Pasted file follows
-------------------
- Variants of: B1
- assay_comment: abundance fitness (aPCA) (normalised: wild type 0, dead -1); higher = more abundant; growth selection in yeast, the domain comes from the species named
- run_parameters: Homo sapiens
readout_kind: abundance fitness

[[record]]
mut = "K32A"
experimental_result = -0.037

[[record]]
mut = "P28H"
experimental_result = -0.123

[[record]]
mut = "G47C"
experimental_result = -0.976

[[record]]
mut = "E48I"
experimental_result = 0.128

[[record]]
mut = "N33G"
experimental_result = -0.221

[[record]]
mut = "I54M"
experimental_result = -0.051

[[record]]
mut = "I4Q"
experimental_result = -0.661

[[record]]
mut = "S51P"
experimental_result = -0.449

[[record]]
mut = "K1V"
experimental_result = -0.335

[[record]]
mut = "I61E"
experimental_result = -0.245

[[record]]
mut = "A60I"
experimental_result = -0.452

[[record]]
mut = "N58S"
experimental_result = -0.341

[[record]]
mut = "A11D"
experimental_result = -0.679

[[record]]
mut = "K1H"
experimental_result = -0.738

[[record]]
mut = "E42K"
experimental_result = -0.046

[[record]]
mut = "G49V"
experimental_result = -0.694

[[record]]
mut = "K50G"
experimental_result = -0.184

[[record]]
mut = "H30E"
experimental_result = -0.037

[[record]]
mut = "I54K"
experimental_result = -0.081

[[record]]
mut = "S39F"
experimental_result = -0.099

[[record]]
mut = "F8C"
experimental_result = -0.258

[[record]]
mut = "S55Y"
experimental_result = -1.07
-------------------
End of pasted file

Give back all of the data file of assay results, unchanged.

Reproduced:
- Variants of: B1
- assay_comment: abundance fitness (aPCA) (normalised: wild type 0, dead -1); higher = more abundant; growth selection in yeast, the domain comes from the species named
- run_parameters: Homo sapiens
readout_kind: abundance fitness

[[record]]
mut = "K32A"
experimental_result = -0.037

[[record]]
mut = "P28H"
experimental_result = -0.123

[[record]]
mut = "G47C"
experimental_result = -0.976

[[record]]
mut = "E48I"
experimental_result = 0.128

[[record]]
mut = "N33G"
experimental_result = -0.221

[[record]]
mut = "I54M"
experimental_result = -0.051

[[record]]
mut = "I4Q"
experimental_result = -0.661

[[record]]
mut = "S51P"
experimental_result = -0.449

[[record]]
mut = "K1V"
experimental_result = -0.335

[[record]]
mut = "I61E"
experimental_result = -0.245

[[record]]
mut = "A60I"
experimental_result = -0.452

[[record]]
mut = "N58S"
experimental_result = -0.341

[[record]]
mut = "A11D"
experimental_result = -0.679

[[record]]
mut = "K1H"
experimental_result = -0.738

[[record]]
mut = "E42K"
experimental_result = -0.046

[[record]]
mut = "G49V"
experimental_result = -0.694

[[record]]
mut = "K50G"
experimental_result = -0.184

[[record]]
mut = "H30E"
experimental_result = -0.037

[[record]]
mut = "I54K"
experimental_result = -0.081

[[record]]
mut = "S39F"
experimental_result = -0.099

[[record]]
mut = "F8C"
experimental_result = -0.258

[[record]]
mut = "S55Y"
experimental_result = -1.07